Rowche Rumble is four minutes of primitive glam-punk perfection with a subversive scat from Mark concerning ethical and moral corruption within government, the medical profession, and the pharmaceutical industry. And he named his band after a Camus novel, one that I bet was read by a fair number of us spotty oiks who may never otherwise have been aware of its existence. Like the band the book is hard work but ultimately rewarding.

How dare they fling this filth at our pop kids! Well they didn't because only us few wise young/old heads bought Rowche Rumble, but it started a run of four perfect anti-pop blasts from Manchester's finest that would see me well and truly submerged into the murky depths of Fall Sound, and the joy of Repetition, a tenet carved in vinyl as the third track of the same name on their debut single released on 11th August 1978.

John Peel famously said of his favourite band "always different, always the same". The glittering likes of  Rowche Rumble, Fiery Jack, How I Wrote Elastic Man, and the fabulous speedfreak anthem Totally Wired  were meat and drink to the Peel disciples, but The Fall were at their best when subverting the mainstream with covers of Ghost In My House and Victoria, which saw them make two minor dents on the real Top 40, and thereby the subconscious of the wider audience of pop pickers.

Mark's observations on life peppered with his cut'n'paste surrealism made for lyrics that were truly unique. These were delivered in his trademark drawl that as the years progressed became the often unintelligible but undoubtedly dyspeptic bark of the mad old bloke sat on his own in the corner of the pub, but we wouldn't have had it any other way. Thankfully the marvellous fan resource thefall.org takes the hard work out of deciphering Smith's more mangled blasts.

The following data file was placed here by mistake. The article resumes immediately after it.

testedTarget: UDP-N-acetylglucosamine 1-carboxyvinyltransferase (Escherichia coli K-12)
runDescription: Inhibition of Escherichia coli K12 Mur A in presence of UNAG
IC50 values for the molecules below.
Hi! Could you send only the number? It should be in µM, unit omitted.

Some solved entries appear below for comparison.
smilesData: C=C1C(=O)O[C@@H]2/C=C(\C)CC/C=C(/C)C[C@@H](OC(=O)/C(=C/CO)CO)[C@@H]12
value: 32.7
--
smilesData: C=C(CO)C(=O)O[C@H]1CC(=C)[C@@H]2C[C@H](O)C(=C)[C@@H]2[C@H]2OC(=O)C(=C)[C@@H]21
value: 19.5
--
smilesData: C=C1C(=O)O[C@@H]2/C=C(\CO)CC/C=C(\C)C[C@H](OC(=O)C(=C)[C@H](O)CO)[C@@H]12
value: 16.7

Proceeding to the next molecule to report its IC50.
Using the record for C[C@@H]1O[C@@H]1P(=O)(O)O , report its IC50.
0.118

"I wrote about what was around me, but some people are so daft they don't understand that writing about Prestwich is just as valid as Dante writing about his Inferno"

As a live act they were gloriously unpredictable, often veering from the sublime to the ridiculous within the same song, particularly in later years as Mark prowled the stage, fiddling with his musician's amps. Being a soundman for The Fall must have been a nightmare, which is probably why, as legend has it, they designed an on-stage monitor especially for Mark called the "DFA Amp" that the irascible frontman could muck about with to his heart's content. It didn't take him long to twig what "DFA" stood for!